358 With this model, ``Photo.objects.all()`` will return all ``Photo`` objects in
359 the database, but ``Photo.on_site.all()`` will return only the ``Photo``
360 objects associated with the current site, according to the ``SITE_ID`` setting.
361
362 In other words, these two statements are equivalent::
363
364 Photo.objects.filter(site=settings.SITE_ID)
365 Photo.on_site.all()
366
367 How did ``CurrentSiteManager`` know which field of ``Photo`` was the ``Site``?
368 It defaults to looking for a field called ``site``. If your model has a
369 ``ForeignKey`` or ``ManyToManyField`` called something *other* than ``site``,
370 you need to explicitly pass that as the parameter to ``CurrentSiteManager``.
371 The following model, which has a field called ``publish_on``, demonstrates
372 this::
373
374 from django.db import models
375 from django.contrib.sites.models import Site
376 from django.contrib.sites.managers import CurrentSiteManager
377
378 class Photo(models.Model):
379 photo = models.FileField(upload_to='/home/photos')
380 photographer_name = models.CharField(max_length=100)
381 pub_date = models.DateField()
382 publish_on = models.ForeignKey(Site)
383 objects = models.Manager()
384 on_site = CurrentSiteManager('publish_on')
385
386 If you attempt to use ``CurrentSiteManager`` and pass a field name that doesn't
387 exist, Django will raise a ``ValueError``.
388
389 .. note::
390
391 You'll probably want to keep a normal (non-site-specific) ``Manager`` on
392 your model, even if you use ``CurrentSiteManager``. As explained in Appendix
393 B, if you define a manager manually, then Django won't create the automatic
394 ``objects = models.Manager()`` manager for you.
395
396 Also, certain parts of Django -- namely, the Django admin site and generic
397 views -- use whichever manager is defined *first* in the model, so if you
398 want your admin site to have access to all objects (not just site-specific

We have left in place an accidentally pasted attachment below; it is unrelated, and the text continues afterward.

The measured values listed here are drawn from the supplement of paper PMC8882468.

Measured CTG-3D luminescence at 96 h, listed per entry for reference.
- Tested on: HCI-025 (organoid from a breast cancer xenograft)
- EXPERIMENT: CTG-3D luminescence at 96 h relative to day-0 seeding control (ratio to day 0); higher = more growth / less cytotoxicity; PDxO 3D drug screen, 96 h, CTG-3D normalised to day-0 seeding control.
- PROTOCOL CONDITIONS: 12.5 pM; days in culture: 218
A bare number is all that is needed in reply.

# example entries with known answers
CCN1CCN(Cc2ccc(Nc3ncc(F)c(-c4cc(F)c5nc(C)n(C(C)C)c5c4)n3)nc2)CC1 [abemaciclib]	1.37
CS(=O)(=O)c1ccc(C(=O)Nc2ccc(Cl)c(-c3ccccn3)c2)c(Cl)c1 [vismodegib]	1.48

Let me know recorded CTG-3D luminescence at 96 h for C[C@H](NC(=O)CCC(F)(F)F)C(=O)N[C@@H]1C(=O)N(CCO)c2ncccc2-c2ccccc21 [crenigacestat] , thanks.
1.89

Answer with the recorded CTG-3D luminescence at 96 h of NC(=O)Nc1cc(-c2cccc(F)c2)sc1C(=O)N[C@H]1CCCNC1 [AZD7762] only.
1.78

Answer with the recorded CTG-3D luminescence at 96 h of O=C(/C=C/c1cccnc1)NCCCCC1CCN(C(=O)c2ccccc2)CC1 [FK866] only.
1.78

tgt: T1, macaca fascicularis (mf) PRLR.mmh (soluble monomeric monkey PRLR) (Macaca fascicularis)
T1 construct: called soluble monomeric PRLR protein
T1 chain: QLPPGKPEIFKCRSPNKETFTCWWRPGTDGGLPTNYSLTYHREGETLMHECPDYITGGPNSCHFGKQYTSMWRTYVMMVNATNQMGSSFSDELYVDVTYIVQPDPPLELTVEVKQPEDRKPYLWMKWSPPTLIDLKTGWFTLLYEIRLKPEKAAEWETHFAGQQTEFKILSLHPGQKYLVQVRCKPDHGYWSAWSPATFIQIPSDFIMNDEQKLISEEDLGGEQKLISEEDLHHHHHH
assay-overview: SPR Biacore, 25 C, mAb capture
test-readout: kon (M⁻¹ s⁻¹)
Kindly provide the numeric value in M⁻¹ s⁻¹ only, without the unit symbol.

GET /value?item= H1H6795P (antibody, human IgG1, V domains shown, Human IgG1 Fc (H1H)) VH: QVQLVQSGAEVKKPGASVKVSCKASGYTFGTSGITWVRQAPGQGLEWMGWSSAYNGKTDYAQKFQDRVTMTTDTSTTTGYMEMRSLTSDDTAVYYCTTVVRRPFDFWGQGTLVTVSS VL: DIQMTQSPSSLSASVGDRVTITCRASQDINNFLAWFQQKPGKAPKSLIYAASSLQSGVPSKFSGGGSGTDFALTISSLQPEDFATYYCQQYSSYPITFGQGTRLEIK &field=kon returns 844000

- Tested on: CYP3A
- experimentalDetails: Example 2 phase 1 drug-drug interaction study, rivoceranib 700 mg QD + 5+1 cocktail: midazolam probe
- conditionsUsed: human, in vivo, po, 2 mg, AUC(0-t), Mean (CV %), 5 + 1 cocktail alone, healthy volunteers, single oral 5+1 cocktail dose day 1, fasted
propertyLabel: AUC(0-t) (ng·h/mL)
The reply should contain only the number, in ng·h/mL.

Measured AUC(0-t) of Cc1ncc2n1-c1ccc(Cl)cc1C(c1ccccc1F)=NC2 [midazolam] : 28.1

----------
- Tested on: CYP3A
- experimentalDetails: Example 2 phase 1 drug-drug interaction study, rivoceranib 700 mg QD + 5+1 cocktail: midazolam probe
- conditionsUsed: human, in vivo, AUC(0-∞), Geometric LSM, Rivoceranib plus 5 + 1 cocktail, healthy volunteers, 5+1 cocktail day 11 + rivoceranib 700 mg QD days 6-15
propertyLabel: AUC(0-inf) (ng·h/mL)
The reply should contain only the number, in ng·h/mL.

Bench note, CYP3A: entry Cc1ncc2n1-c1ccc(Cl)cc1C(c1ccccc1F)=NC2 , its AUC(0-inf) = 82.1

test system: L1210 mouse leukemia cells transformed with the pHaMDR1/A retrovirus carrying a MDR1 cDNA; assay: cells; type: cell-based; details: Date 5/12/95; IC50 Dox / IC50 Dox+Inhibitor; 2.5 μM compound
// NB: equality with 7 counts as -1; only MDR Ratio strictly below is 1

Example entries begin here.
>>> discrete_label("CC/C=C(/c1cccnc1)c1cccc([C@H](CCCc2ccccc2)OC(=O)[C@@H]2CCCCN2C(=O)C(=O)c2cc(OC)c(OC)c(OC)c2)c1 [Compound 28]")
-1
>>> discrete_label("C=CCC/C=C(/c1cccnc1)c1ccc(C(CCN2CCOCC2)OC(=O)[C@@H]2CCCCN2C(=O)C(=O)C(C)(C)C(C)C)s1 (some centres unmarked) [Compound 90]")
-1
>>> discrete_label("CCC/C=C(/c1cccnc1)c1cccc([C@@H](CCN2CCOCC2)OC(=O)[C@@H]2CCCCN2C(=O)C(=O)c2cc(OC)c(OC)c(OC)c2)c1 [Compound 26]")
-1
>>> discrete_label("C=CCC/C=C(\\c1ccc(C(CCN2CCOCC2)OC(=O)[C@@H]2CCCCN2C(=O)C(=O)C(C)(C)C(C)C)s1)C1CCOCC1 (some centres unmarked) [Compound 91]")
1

399 ones), put ``objects = models.Manager()`` in your model, before you define
400 ``CurrentSiteManager``.
401
402 How Django Uses the Sites Framework
403 -----------------------------------
404
405 Although it's not required that you use the sites framework, it's encouraged,
406 because Django takes advantage of it in a few places. Even if your
407 Django installation is powering only a single site, you should take a few
408 seconds to create the site object with your ``domain`` and ``name``, and point
409 to its ID in your ``SITE_ID`` setting.
410
411 Here's how Django uses the sites framework:
412
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413 * In the redirects framework (see the later section "Redirects"), each
414 redirect object is associated with a particular site. When Django searches
415 for a redirect, it takes into account the current ``SITE_ID``.
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416
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417 * In the comments framework, each comment is associated with a particular
418 site. When a comment is posted, its ``site`` is set to the current
419 ``SITE_ID``, and when comments are listed via the appropriate template
420 tag, only the comments for the current site are displayed.
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421
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422 * In the flatpages framework (see the later section "Flatpages"), each
423 flatpage is associated with a particular site. When a flatpage is created,
424 you specify its ``site``, and the flatpage middleware checks the current
425 ``SITE_ID`` in retrieving flatpages to display.
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426
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427 * In the syndication framework (see Chapter 13), the templates for
428 ``title`` and ``description`` automatically have access to a variable
429 ``{{ site }}``, which is the ``Site`` object representing the current
430 site. Also, the hook for providing item URLs will use the
431 ``domain`` from the current ``Site`` object if you don't specify a
432 fully qualified domain.
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433
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434 * In the authentication framework (see Chapter 14), the
435 ``django.contrib.auth.views.login`` view passes the current ``Site`` name
436 to the template as ``{{ site_name }}`` and the current ``Site`` object as
437 ``{{ site }}``.
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438
439 Flatpages
440 =========
441
442 Often you'll have a database-driven Web application up and running, but you'll
443 need to add a couple of one-off static pages, such as an About page or a
444 Privacy Policy page. It would be possible to use a standard Web server such as
445 Apache to serve these files as flat HTML files, but that introduces an extra
446 level of complexity into your application, because then you have to worry about